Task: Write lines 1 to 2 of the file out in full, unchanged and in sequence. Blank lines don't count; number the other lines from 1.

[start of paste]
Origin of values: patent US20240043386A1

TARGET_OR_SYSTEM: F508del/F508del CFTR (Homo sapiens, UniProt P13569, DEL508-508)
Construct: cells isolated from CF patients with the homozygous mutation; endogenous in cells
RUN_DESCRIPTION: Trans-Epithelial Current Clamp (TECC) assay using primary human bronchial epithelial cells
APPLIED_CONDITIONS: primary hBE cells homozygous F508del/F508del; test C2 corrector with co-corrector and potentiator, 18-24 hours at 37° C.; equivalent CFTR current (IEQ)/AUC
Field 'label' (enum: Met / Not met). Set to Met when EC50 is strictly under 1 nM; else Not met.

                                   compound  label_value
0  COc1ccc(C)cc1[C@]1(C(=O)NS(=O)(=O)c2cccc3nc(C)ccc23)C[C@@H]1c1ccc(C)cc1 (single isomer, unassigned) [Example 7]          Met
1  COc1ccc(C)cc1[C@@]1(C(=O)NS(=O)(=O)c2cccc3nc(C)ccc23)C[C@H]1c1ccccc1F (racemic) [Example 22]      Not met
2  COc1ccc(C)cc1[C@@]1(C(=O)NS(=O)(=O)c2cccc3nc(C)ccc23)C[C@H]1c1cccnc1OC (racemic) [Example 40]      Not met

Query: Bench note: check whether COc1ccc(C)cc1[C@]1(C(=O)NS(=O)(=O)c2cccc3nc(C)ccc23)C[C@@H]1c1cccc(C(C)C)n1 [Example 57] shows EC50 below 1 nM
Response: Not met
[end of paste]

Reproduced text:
Origin of values: patent US20240043386A1

TARGET_OR_SYSTEM: F508del/F508del CFTR (Homo sapiens, UniProt P13569, DEL508-508)